After a lot of putting on and taking off and a lot of cutting and fettling, the nose is fitted.  Anyone buying a new kit will get the new nose that has been re-designed to fit first time so you shouldn't have any of this messing around to do.

Here it is.

Next I moved on to the Plenum Chamber.  I have chosen this option over throttle bodies as it is a lot cheaper and according to figures GBS have had on a rolling road, still gives 165bhp.  The throttle bodies would only be 175bhp.  Well, 165bhp in a car that weighs about the same as a well fed Jack Russell will still mean about 300bhp per tonne, and that is plenty enough for me!

First job is to remove the throttle assembly and the injector rail from the original Zetec unit.  Here is a before shot:

This is the injector rail along side the cut down manifold.  Now I didn't cut this.  GBS have a special jig for doing this and will do them on an exchange basis.

Here is final assembly.  All I needed to do was remove the green rubber seals from the original unit and put them on to this unit.  They fit around the injection ports.

Below is the very natty Plenum Chamber with the throttle body attached to the end.  Notice I am keeping the cap on and have taped over the holes to prevent dust or insects getting in before I am ready to finally fit it.

I mentioned earlier about the gearbox modification required to mate the MT75 gearbox to the Zetec engine.  Well this is the new pivot pin.

This is it tapped in to place

An here is the final assembly with the thrust bearing and arm all fitted.  It should now happily make contact with the fingers of the clutch plates to make it all work.  Well, it worked in the factory!!!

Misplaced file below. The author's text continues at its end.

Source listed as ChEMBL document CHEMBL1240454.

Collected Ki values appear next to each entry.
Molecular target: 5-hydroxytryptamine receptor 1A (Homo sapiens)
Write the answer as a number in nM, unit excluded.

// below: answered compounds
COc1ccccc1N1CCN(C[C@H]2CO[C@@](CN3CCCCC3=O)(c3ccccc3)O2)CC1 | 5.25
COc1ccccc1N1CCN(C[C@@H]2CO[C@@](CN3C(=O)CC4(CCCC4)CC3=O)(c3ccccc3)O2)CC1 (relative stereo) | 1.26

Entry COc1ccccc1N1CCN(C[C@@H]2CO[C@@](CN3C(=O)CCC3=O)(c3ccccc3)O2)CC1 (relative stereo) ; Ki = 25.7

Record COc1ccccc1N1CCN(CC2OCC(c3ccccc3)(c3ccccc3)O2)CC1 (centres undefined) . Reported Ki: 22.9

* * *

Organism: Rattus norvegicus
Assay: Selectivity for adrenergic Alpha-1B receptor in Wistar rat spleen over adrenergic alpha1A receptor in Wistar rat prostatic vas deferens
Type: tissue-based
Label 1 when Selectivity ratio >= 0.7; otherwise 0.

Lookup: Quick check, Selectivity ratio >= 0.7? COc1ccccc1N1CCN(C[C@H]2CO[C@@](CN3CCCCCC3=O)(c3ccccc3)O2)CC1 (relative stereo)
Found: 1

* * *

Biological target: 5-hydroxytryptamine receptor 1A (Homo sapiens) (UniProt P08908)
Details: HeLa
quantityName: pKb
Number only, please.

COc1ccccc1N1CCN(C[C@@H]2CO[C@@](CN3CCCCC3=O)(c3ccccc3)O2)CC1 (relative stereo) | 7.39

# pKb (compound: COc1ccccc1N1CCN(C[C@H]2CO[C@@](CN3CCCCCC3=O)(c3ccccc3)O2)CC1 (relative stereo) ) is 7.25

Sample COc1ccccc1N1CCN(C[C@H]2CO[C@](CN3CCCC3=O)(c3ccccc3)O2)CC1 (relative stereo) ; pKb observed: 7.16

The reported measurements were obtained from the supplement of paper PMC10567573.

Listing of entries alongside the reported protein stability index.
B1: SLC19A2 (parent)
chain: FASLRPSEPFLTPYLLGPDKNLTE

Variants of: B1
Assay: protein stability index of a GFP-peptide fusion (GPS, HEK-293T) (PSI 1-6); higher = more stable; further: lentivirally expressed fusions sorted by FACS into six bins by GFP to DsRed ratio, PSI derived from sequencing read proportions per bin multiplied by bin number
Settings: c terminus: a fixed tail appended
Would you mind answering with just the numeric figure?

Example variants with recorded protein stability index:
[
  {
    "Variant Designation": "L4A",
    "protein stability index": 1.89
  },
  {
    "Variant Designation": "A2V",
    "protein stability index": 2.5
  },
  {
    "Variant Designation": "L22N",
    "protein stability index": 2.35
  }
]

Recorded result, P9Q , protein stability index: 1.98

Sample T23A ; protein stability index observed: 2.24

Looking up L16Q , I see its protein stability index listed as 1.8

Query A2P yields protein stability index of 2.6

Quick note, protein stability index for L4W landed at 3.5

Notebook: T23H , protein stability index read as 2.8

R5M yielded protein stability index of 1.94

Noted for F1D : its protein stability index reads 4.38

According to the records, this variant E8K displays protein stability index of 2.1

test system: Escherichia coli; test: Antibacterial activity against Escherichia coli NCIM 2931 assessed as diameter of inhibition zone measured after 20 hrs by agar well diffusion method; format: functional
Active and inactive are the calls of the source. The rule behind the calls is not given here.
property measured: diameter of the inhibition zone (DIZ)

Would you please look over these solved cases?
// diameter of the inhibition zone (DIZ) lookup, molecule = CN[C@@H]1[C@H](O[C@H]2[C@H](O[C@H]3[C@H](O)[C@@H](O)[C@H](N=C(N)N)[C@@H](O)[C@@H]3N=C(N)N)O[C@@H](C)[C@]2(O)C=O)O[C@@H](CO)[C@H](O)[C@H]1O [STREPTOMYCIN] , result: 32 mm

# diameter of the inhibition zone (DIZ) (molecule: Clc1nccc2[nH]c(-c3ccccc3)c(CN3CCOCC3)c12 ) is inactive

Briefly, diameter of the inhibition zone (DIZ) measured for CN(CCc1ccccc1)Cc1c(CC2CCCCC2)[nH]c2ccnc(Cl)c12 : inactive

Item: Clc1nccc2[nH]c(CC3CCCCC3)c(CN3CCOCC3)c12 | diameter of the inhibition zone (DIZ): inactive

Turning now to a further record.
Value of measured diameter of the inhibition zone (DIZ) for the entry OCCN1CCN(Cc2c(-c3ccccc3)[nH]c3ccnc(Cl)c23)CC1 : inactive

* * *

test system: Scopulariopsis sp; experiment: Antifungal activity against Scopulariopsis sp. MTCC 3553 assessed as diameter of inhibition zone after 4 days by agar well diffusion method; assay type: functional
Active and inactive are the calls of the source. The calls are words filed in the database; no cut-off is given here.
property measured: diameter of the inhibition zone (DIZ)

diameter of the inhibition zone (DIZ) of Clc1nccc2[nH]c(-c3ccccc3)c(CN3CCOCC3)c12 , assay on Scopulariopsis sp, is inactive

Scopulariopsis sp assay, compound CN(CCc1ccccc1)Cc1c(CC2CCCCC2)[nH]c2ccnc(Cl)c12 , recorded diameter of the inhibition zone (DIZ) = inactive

Not much time left in the day due to a prior engagement, but I started to work out where I was going to fit the engine start button.  I don't really need one, but I think they look cool and pressing a button to start the engine is, well, cool!!

Friday 23rd

Spent the morning at the opticians again so ended up being a bit of a 'bit' day today.  First thing was to fit the electric horn.  Now in the absence of any form or build manual, I wasn't sure where to fit this.  I have literally hundreds of pictures of factory and customer cars and not one shows where the horn goes.  Based on the wiring loom, it has to go somewhere on the front nearside.  I chose to fix it to the upper front cross member which will be behind the radiator.  Seems as good a place as any.

On Wednesday, I started to look at the dashboard layout.  Below you can see the dashboard out and marked up with lines to establish the centre point of each of the holes.  The layout includes the positions for warning lights in case I go down the ETB route, but I will probably stay with the Smiths gauges which have the warning lights all built in to them.

First hole I cut was for the Engine Start button.  First mistake.  I cut the hole too large!!! Bugger!  I rescued the situation by Superglueing the plug back in and then re-cutting it smaller.  The dashboard is going to be painted anyway so this can all be tidied up as part of that process.  Anyway, here is the Engine Start button in place.

Next I moved on to cutting out the smaller holes.  The smaller gauges are 52mm and holes need to be 53-54mm width.  I had a 50mm hole cutter and with the fact it is not very accurate, they have worked out at about 51mm so will just need a bit of fine tuning with a file.  The largest cutter I had was 60mm so the speedo and tacho holes were cut to that size and then finished off with a jigsaw.

NB. Word of warning.  Fibre glass is nasty stuff and goes everywhere so make sure you wear a mask and eye protection and cut it in a well ventilated space.  End of Public Service Announcement!

This is the finished panel.

This is the dash with the instrument surround roughly in place.  It will probably get swapped for one without the warning light holes and I might go for a standard aluminium one so I can spray it black.  This one is stainless steel, although it is still covered at the moment.

Last job of the day was to fit the battery tray.  A simple task to rivet the battery tray to the battery panel, fixing the battery strap underneath.  There are 2 rivets left to do but they will probably go through in to the chassis rail underneath and as the battery panel needs to come off to give more access to fit the engine, I will wait before finishing that off.

Here it is with battery fitted.

So there I am, a few steps closer to the end of the tunnel, but I still can't see the light yet!